Treating Glaucoma: Diabetics in addition to maintaining their blood glucose level on a daily basis in order to keep their diabetes in check must also be on the lookout for certain other medical conditions which may arise due to their diabetic condition. One type of medical condition which diabetics may face is that of glaucoma. In fact, diabetics are 40% more likely than non-diabetics to get glaucoma. The risk of getting glaucoma will increase both with age as well as with the time in which one has diabetes. Therefore, the older an individual is and the longer they have had diabetes the more likely they are to have glaucoma.
What Is Glaucoma?
Glaucoma occurs when there is a pressure which builds up in the eye. It is this pressure which causes aqueous humor drainage to slow down which in turn causes a build up in the anterior chamber region. The pressure which is felt by the individual is what leads to the pinching of the blood vessels. Since it is these blood vessels which are responsible for carrying blood to the two important areas of the eye, the retina and optic nerve, the pinching of the blood vessels causes the blood flow to be hindered and results in gradual vision loss. The vision loss is the result of the damage to the retina and optic nerve areas.
How Is Glaucoma Treated?
The type of treatment which is prescribed for individuals suffering from glaucoma will vary depending on the severity of the glaucoma and what is in the best interest of the patient. In general, various treatment methods may include glaucoma medications, eye drops and/or surgical procedures. Since glaucoma is unable to be treated completely by restoring one’s eyesight to their pre-glaucoma perfect vision, the medical health professional will do his/her best to preserve the eyesight which exists upon diagnosis. Doctors will usually start by prescribing medications to the individual who suffers from glaucoma and if these do not work or side effects are an issue then one of two surgical procedures may be necessary.
Medications Used to Treat Glaucoma
If you suffer from the condition of glaucoma, your doctor may prescribe one of many different medications. These medications are often used to reduce pressure in the eye and/or prevent optic nerve damage. The physician will take into effect your diabetic condition so that the medications prescribed will not adversely interact with you current diabetes treatment methods. Some of the common medications prescribed to treat glaucoma include adrenergic, beta blockers, cholinergic, prostaglandin analogs, alpha agonist, carbonic anhydrase inhibitors or a combination of these medications. When considering which medications to prescribe your doctor will look at potential side effects, best treatment plans and any possibilities of interactions with current medications being taken. It may be necessary to switch medications from time to time per your doctor’s advice if the current medications are not working or produce unwanted side effects.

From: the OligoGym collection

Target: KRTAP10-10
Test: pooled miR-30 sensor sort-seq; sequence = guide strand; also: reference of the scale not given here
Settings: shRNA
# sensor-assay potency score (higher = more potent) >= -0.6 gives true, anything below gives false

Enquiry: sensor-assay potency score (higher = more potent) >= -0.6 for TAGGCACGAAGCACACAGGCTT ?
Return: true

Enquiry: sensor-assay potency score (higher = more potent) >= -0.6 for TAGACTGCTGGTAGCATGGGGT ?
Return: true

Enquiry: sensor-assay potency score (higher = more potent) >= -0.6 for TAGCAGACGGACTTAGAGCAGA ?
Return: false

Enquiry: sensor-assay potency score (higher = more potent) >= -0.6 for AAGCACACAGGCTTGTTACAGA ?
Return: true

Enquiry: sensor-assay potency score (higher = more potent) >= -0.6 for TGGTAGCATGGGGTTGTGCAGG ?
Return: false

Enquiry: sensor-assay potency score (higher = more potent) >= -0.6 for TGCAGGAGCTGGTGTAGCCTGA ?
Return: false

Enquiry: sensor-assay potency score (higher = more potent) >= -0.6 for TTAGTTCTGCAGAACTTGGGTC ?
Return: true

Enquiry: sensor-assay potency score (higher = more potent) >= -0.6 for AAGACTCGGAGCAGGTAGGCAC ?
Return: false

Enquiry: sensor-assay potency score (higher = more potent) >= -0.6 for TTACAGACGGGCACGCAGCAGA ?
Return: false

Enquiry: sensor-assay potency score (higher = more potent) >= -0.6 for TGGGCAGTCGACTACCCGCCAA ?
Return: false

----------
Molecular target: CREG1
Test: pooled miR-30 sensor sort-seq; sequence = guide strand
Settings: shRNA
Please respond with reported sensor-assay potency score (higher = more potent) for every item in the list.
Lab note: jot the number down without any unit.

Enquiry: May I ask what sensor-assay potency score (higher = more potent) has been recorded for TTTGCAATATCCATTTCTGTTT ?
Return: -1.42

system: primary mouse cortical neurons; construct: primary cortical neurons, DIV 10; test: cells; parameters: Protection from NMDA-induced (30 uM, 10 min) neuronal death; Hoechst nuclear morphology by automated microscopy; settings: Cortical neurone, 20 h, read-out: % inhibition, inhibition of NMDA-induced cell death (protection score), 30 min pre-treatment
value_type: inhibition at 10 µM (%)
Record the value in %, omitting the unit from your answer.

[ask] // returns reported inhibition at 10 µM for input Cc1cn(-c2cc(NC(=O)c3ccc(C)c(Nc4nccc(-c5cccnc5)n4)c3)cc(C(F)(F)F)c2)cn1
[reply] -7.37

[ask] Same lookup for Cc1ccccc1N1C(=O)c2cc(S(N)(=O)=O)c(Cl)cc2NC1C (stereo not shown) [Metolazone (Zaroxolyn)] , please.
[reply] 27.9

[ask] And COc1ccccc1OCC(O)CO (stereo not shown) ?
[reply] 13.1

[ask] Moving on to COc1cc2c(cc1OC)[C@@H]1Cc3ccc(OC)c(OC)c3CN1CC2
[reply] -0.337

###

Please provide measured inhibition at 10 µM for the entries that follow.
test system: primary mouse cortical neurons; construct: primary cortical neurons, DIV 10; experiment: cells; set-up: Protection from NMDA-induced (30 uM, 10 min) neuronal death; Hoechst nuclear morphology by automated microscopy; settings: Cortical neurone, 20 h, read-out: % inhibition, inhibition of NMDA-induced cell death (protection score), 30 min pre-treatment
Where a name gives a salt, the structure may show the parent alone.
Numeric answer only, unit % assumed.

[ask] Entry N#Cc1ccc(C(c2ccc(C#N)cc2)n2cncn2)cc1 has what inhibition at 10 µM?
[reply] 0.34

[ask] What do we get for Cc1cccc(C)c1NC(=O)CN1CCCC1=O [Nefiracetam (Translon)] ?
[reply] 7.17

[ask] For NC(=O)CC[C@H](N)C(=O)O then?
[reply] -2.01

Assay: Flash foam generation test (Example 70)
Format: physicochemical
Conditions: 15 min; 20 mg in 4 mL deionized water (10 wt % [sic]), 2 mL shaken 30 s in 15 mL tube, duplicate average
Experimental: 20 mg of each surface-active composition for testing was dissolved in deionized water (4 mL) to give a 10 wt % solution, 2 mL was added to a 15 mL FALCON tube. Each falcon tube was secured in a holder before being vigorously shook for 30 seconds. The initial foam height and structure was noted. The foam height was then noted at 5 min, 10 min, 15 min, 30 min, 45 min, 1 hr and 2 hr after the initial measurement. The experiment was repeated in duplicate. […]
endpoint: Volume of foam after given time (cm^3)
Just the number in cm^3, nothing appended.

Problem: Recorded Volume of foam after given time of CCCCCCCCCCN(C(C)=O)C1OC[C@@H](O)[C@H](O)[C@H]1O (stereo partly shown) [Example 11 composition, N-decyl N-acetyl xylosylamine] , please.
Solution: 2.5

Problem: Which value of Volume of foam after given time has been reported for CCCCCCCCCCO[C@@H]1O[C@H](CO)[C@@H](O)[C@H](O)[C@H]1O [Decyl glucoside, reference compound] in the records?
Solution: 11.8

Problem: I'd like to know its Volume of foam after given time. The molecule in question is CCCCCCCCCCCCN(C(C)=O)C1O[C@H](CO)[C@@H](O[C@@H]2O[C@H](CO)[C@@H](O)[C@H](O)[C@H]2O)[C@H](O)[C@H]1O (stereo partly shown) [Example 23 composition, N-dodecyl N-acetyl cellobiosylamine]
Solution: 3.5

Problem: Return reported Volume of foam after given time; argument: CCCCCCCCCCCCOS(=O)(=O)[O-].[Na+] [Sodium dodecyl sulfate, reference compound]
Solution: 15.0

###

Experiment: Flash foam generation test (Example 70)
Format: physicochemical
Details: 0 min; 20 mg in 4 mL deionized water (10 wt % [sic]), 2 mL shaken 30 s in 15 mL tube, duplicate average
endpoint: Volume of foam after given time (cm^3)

Surgical Procedures Used for Glaucoma Patients
In some more severe cases of glaucoma, surgery may be necessary to preserve the remainder of the patient’s eyesight. Surgery is often prescribed when medications are not working to relieve pressure in the eye. Two commonly performed surgical procedures include laser surgery and filtering microsurgery. Laser surgery will often be prescribed before filtering microsurgery.
The laser surgery procedure involves a laser making small scars in the trabecular meshwork of the eye, which is essentially the eye’s drainage system. Doing this will help the fluid to flow out of the eye. The filtering microsurgery consists of creating a drainage hole by using a surgical tool. This is recommended when laser surgery is unsuccessful in relieving pressure in the eye.